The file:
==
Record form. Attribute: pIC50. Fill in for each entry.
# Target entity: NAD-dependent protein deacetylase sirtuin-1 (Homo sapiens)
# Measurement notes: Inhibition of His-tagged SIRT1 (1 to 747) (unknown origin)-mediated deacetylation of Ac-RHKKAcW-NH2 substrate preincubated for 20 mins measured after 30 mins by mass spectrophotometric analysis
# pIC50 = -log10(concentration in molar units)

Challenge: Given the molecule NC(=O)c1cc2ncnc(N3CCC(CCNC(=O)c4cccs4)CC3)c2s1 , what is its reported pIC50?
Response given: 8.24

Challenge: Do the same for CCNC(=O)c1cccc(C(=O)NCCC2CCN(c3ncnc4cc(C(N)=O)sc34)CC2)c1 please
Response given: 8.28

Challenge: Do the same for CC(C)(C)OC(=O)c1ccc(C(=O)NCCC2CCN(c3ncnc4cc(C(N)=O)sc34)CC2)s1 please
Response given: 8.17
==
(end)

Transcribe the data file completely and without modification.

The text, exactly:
Record form. Attribute: pIC50. Fill in for each entry.
# Target entity: NAD-dependent protein deacetylase sirtuin-1 (Homo sapiens)
# Measurement notes: Inhibition of His-tagged SIRT1 (1 to 747) (unknown origin)-mediated deacetylation of Ac-RHKKAcW-NH2 substrate preincubated for 20 mins measured after 30 mins by mass spectrophotometric analysis
# pIC50 = -log10(concentration in molar units)

Challenge: Given the molecule NC(=O)c1cc2ncnc(N3CCC(CCNC(=O)c4cccs4)CC3)c2s1 , what is its reported pIC50?
Response given: 8.24

Challenge: Do the same for CCNC(=O)c1cccc(C(=O)NCCC2CCN(c3ncnc4cc(C(N)=O)sc34)CC2)c1 please
Response given: 8.28

Challenge: Do the same for CC(C)(C)OC(=O)c1ccc(C(=O)NCCC2CCN(c3ncnc4cc(C(N)=O)sc34)CC2)s1 please
Response given: 8.17